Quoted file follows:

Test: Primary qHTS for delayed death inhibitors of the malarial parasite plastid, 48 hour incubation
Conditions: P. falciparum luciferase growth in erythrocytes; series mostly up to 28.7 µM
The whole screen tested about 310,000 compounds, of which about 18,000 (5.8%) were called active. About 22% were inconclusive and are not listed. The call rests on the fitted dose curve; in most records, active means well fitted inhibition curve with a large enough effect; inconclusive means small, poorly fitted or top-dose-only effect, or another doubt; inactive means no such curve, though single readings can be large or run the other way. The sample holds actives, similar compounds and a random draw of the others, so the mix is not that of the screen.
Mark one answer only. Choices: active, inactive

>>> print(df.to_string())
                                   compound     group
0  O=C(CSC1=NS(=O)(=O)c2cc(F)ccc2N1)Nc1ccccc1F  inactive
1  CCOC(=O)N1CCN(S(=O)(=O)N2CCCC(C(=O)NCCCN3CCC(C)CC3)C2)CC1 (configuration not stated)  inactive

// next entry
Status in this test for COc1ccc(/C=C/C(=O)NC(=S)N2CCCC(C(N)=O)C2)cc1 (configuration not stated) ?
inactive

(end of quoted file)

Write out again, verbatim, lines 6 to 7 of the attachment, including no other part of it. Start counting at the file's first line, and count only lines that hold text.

                                   compound     group
0  O=C(CSC1=NS(=O)(=O)c2cc(F)ccc2N1)Nc1ccccc1F  inactive